Archive for March 2013

How to study for DIVE Math and Science tests

March 22, 2013

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DIVE Math and Science courses follow an order of knowledge>understanding>wisdom. Knowledge relates to basic facts and definitions about a topic. Understanding relates to reading and (especially) watching the DIVE lecture and taking notes, pausing and rewinding until you understand the subject. Wisdom relates to the ability to apply what you learned in a new situation, which is accomplished by solving homework problems, and especially answering test questions.

With test preparation, be active, not just passive

In college, many of your exams will be similar to DIVE Science exams, where you are required to be familiar with several weeks’ worth of information. You may also have a final over everything taught in the semester. But what is the best way to study for tests, especially a DIVE Science quarterly exam covering 7-8 weeks’ worth of material? Well, try thinking of your test preparation (and homework) time as “practice”, and the test as the “game”. For example, baseball players don’t prepare for games only by passively reading over the rulebook and watching other people play baseball. They mainly prepare by actively practicing, even having “scrimmages”, or practice games, in preparation for the real game. While the “passive” component is necessary, the “active” component is far more important.

When studying for tests, it is much easier for a student to passively read back over their notes, convincing themselves that “yeah, I know this material”. But the actual test looks nothing like this. Actual tests look like the Saxon Problem Sets or DIVE Science Review Questions, where the student is actively applying what they learned from their reading and lectures.

When I was in college, I took A LOT of math/science/engineering exams, and I learned quickly that passively reading over old lecture notes normally didn’t lead to great exam scores. One of my prayers with DIVE Science is that it will help students learn to study for big tests while in high school, when failure is not so costly. If you mess up badly on your first DIVE Biology exam, no big deal. Learn from your mistakes and keep going. But if you start college with poor study skills, you may do so badly on some of your freshman exams that it becomes very difficult to recover.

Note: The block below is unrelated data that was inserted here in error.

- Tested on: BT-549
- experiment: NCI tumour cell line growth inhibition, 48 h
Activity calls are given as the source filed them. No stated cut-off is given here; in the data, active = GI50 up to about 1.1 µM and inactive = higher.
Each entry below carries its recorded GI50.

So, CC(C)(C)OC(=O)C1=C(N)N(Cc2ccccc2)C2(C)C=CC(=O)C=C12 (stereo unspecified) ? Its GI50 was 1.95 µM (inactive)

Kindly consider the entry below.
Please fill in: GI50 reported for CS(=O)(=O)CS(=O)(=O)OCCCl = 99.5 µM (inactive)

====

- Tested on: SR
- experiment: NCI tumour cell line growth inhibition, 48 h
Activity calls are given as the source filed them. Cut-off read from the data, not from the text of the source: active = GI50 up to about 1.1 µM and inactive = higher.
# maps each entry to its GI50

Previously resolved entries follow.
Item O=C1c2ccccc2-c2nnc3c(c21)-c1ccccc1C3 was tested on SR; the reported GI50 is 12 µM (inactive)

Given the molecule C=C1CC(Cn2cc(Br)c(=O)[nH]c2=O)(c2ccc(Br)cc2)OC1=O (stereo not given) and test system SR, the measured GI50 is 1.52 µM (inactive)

So, the best test preparation requires the student be actively involved. Here are some test preparation suggestions:

Saxon weekly tests (study time: about 1 hour)

  • Re-take the previous week’s test. This works well because of Saxon’s continual review format, which means most of the topics covered on last week’s test will appear on the following week’s test. If you don’t understand a problem, go back and review that lesson where the problem is taught, either by watching the DIVE lecture or reading the Saxon textbook.
  • Check to see what lessons the test covers through. For example, a table at the beginning of each Saxon test booklet has a column labeled “Covers material up through”. So if you were doing Saxon Algebra 1, Test 20, you would see it covers material through Lesson 80, while test 19 covered through Lesson 76. Each new Saxon test typically covers 4 new lessons. So, if you were taking Test 20, and you practiced by re-taking Test 19, you would also want to study Lessons 77-80. Study these by reviewing lesson notes and working practice problems, either DIVE Practice problems and/or examples and practice problems found in the Saxon text.

DIVE Science quarterly exams (study time: 6-8 hours)

  • Review your notes and definitions. This is a passive activity, which you aren’t supposed to avoid, you’re just not supposed to make it the main study method. You can make this more active by making flashcards. And if you click here, we have free online flashcards available for all the definitions in DIVE Integrated Chemistry and Physics, Biology and Chemistry. We used a free online program called Quizlet to make the flashcards. 
  • Rewrite your notes. When I was in college, I would often re-write my notes as part of my studying. This is time-consuming, but studying for a quarterly exam does take time, so just be ready to spend 6-8 hours on it. 
  • Re-take your Review Questions. Definitely DO NOT just read over your completed review questions! Reprint them, or if you are using the online version, just open the lesson back up and do it again. Have your pencil and paper ready for making calculations. Push yourself, and try to be fast and accurate in your work.

These are just a few ideas for properly studying for DIVE Math and Science tests. If you are not doing as well as you would like on your tests, these tips may help you. Of course, don’t forget to pray! Jeremiah 33:3 says “Call to Me, and I will answer you, and show you great and mighty things, which you do not know.” If we call to Him through humble prayer, He will answer us and teach us great and mighty things about His creation!

Do you have any suggestions for studying for Saxon tests or DIVE quarterly exams? If so, please leave a comment!